Advertising is at risk and it needs more advocates
A view from Gideon Spanier

Advertising is at risk and it needs more advocates

What happens to advertising in a media world where Google and Facebook suck up the growth, where consulting and IT companies treat communications as just one part of an 'end-to-end customer experience', and where consumers are avoiding unwanted ads?

We are about to find out because the ad industry is facing a crisis of confidence as some of the tectonic plates in media shift against it. These are worrying times for anyone who believes in the power of advertising to fund quality content and build brands at scale.

Technology is driving change. Brands have new ways to communicate directly with consumers in a data-driven, connected world amid growing doubts about the effectiveness of advertising itself. Agencies have less control over a brand’s media spend because clients are taking charge of more of their marketing themselves. And the dominance of Google and Facebook (and maybe soon Amazon) means other media owners need alternative revenue streams. Hence subscription businesses such as Netflix and Spotify are all the rage.

Then there’s the fact that a lot of the internet is still a digital Wild West and too much online advertising is low quality.

These are macro-shifts in the way that we consume media and they are hard to undo. Let’s be frank: advertising’s influence has been dimming in a media ecosystem that has become bigger, more complex and more fragmented.

It is a paradox that global ad revenues have grown steadily for the past eight years and yet much of that growth has been in online direct response to drive short-term sales, not long-term brand-building, as Enders Analysis’ study for Magnetic showed last year.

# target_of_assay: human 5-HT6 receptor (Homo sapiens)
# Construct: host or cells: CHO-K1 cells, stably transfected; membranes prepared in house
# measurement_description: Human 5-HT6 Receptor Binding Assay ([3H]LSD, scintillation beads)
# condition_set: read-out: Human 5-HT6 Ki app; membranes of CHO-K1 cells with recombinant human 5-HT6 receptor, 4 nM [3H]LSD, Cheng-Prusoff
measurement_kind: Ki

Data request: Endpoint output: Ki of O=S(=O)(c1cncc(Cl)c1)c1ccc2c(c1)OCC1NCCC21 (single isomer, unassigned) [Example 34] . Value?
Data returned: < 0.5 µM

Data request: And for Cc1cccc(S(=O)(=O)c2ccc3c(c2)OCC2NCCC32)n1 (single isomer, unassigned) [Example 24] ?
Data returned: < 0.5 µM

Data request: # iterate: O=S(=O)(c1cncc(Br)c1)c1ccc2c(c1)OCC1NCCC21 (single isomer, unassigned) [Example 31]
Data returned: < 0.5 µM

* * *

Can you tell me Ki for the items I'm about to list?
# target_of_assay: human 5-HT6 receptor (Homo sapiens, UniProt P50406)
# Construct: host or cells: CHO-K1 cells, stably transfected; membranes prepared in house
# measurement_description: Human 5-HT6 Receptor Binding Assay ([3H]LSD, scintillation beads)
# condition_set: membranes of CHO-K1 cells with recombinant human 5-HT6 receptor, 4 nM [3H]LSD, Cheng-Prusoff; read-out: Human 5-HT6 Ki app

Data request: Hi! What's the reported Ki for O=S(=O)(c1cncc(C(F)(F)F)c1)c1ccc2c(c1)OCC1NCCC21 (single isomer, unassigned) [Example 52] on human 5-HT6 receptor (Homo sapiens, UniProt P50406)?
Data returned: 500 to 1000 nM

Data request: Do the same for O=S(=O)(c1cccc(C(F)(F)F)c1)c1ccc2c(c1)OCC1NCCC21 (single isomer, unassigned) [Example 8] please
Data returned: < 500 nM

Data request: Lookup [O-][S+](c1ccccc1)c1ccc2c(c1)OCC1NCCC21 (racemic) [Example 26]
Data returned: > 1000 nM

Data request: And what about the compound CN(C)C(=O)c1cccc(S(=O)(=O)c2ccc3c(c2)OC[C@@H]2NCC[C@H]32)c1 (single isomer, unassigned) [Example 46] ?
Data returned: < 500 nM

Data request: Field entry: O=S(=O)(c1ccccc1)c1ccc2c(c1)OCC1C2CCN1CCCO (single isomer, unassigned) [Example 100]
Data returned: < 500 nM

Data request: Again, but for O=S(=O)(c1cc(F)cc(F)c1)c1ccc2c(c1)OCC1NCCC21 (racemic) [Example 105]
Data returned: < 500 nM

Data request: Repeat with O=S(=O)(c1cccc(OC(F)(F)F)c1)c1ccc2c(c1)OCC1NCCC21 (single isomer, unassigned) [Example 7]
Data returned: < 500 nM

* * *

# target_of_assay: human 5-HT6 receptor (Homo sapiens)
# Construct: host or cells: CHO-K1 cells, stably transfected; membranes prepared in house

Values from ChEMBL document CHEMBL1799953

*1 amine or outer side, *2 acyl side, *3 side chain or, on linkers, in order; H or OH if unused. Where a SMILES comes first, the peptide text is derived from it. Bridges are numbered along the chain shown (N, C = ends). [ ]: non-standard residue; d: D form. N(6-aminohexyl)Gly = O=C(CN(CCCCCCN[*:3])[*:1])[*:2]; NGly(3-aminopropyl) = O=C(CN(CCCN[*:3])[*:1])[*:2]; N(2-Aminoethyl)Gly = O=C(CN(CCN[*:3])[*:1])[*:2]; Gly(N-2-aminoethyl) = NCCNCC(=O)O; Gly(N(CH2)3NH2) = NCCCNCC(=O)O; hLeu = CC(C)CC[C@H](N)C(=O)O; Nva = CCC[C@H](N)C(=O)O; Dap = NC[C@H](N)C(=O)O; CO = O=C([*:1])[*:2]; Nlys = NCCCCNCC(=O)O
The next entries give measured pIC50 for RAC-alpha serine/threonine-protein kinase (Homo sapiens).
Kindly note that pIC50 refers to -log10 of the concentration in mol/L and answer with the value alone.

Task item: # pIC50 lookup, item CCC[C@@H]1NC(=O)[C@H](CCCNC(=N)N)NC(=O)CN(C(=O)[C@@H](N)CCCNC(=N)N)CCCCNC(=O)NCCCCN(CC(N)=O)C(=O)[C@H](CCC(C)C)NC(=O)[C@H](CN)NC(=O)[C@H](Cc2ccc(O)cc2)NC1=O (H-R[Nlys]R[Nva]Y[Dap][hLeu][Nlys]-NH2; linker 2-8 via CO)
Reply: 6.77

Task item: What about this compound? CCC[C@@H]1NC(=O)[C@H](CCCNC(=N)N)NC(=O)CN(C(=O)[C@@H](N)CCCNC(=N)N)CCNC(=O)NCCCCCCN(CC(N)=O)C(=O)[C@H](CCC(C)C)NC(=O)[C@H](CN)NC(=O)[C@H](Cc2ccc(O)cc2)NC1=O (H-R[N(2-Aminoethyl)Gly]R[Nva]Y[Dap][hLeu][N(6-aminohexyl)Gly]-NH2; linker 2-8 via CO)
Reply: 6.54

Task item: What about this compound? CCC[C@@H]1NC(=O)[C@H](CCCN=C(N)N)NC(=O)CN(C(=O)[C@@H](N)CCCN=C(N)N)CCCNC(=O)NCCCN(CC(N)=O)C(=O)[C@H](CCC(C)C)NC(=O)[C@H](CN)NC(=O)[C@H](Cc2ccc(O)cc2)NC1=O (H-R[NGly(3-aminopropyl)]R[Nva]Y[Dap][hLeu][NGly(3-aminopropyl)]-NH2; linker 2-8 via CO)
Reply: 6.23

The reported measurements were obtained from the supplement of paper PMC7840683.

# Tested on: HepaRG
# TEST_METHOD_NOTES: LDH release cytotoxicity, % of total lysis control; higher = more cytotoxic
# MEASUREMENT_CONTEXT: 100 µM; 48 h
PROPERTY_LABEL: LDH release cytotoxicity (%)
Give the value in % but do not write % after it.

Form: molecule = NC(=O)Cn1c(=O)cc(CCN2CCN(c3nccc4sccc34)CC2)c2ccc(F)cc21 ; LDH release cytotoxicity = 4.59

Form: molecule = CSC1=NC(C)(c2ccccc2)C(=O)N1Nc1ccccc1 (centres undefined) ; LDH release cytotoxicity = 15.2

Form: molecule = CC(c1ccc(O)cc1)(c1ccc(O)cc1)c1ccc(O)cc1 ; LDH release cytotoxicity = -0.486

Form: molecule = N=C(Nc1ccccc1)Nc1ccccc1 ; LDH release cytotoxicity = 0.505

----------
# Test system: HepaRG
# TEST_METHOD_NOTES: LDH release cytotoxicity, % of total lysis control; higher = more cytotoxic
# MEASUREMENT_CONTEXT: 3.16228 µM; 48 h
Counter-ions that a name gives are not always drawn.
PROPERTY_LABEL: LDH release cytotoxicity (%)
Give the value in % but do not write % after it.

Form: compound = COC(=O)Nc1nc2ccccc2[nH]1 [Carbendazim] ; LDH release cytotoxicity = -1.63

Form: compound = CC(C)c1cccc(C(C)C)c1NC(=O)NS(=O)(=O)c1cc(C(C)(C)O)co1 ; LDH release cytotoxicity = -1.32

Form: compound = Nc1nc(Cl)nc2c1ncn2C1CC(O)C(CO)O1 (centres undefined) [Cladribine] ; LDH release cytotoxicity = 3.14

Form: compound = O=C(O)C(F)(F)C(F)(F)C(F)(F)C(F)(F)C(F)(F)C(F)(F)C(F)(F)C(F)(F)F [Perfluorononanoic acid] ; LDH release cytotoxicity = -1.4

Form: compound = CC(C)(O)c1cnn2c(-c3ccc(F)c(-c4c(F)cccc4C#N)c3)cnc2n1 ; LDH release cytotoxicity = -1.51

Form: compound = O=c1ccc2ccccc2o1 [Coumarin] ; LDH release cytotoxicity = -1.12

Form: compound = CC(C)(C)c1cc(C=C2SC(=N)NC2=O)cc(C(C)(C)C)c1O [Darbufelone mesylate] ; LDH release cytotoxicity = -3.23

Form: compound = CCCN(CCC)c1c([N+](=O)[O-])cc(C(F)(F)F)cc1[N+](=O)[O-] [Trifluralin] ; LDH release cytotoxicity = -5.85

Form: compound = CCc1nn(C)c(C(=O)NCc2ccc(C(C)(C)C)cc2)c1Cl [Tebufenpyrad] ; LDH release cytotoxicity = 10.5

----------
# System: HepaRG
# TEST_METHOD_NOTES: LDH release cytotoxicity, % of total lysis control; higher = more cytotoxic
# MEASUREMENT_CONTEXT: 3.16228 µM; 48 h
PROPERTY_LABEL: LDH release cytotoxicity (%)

Creative agencies are finding it tough. When Johnny Hornby, founder of The & Partnership, spoke at Campaign’s The Year Ahead breakfast briefing in January alongside James Murphy, co-founder of Adam & Eve/DDB, he said in a telling remark: "I wonder if there’s any advertising agency in the world that isn’t shrinking apart from his [Murphy’s]?"

Indeed, the agency ecosystem now looks narrow and overly complex when clients are thinking about how they need to transform their entire business, not just their marketing, to cope with digital disruption. That’s why consulting and IT companies such as Accenture, Deloitte and Cognizant are making some headway with their pitch that they can manage the whole customer experience and the fusion of marketing, technology and product design.

As James Freedman, founder of Zone, which he has sold to Cognizant, puts it: if you are a chief marketing officer, who feels "the force of technology" bearing down on your business, are you going to talk to an ad agency or consult an IT company?

The doom-mongers will say advertising’s seat at the top table has been in doubt for a decade, but there is now a philosophical shift happening inside the media business itself.

A growing number of media owners appear to regard reducing dependence on ad revenue as a badge of honour.

Diversification is vital in the age of the Google-Facebook duopoly as cuts at The Guardian, BuzzFeed and Vice Media have shown. It is why Campaign’s two-day Digital Media Strategies conference, held in London in March, is headlined "Creating a sustainable mixed revenue model powered by digital".

But as the landscape rapidly changes, we must not forget the value of advertising to the media industry, business, culture and society.

Advertising needs more advocates and more collaboration. ITV, Channel 4 and Sky have got the right idea by putting aside their differences and staging The Big TV Festival this month to celebrate TV advertising and its ability to build brands. If the media industry doesn’t champion advertising, the danger is no-one else will. 

Gideon Spanier is head of media at Campaign

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